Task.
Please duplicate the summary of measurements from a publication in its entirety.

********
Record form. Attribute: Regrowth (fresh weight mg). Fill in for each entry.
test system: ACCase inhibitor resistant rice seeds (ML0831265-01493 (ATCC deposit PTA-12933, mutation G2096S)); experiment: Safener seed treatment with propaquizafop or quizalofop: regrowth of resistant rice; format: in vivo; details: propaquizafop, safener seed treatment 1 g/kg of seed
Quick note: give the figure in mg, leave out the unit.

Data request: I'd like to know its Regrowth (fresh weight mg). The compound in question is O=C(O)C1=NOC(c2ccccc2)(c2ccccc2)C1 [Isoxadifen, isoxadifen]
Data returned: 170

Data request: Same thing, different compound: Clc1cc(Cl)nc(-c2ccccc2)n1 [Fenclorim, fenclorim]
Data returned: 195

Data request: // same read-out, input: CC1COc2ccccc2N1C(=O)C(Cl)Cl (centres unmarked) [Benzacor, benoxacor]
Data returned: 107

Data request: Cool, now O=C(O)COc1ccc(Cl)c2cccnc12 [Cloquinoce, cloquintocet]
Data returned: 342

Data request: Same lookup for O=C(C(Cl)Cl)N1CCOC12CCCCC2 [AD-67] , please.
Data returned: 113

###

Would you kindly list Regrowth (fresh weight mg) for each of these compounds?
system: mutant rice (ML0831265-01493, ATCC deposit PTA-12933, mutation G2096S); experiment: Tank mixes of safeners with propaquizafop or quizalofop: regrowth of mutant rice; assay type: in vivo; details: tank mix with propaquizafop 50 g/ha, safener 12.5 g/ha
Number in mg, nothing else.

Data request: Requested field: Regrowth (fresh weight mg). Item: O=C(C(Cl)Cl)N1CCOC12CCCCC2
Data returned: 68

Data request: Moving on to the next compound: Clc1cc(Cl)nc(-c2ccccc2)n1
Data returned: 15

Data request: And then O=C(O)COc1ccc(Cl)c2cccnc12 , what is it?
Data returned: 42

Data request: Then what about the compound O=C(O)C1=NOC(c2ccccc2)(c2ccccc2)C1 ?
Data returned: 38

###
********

Record form. Attribute: Regrowth (fresh weight mg). Fill in for each entry.
test system: ACCase inhibitor resistant rice seeds (ML0831265-01493 (ATCC deposit PTA-12933, mutation G2096S)); experiment: Safener seed treatment with propaquizafop or quizalofop: regrowth of resistant rice; format: in vivo; details: propaquizafop, safener seed treatment 1 g/kg of seed
Quick note: give the figure in mg, leave out the unit.

Data request: I'd like to know its Regrowth (fresh weight mg). The compound in question is O=C(O)C1=NOC(c2ccccc2)(c2ccccc2)C1 [Isoxadifen, isoxadifen]
Data returned: 170

Data request: Same thing, different compound: Clc1cc(Cl)nc(-c2ccccc2)n1 [Fenclorim, fenclorim]
Data returned: 195

Data request: // same read-out, input: CC1COc2ccccc2N1C(=O)C(Cl)Cl (centres unmarked) [Benzacor, benoxacor]
Data returned: 107

Data request: Cool, now O=C(O)COc1ccc(Cl)c2cccnc12 [Cloquinoce, cloquintocet]
Data returned: 342

Data request: Same lookup for O=C(C(Cl)Cl)N1CCOC12CCCCC2 [AD-67] , please.
Data returned: 113

###

Would you kindly list Regrowth (fresh weight mg) for each of these compounds?
system: mutant rice (ML0831265-01493, ATCC deposit PTA-12933, mutation G2096S); experiment: Tank mixes of safeners with propaquizafop or quizalofop: regrowth of mutant rice; assay type: in vivo; details: tank mix with propaquizafop 50 g/ha, safener 12.5 g/ha
Number in mg, nothing else.

Data request: Requested field: Regrowth (fresh weight mg). Item: O=C(C(Cl)Cl)N1CCOC12CCCCC2
Data returned: 68

Data request: Moving on to the next compound: Clc1cc(Cl)nc(-c2ccccc2)n1
Data returned: 15

Data request: And then O=C(O)COc1ccc(Cl)c2cccnc12 , what is it?
Data returned: 42

Data request: Then what about the compound O=C(O)C1=NOC(c2ccccc2)(c2ccccc2)C1 ?
Data returned: 38

###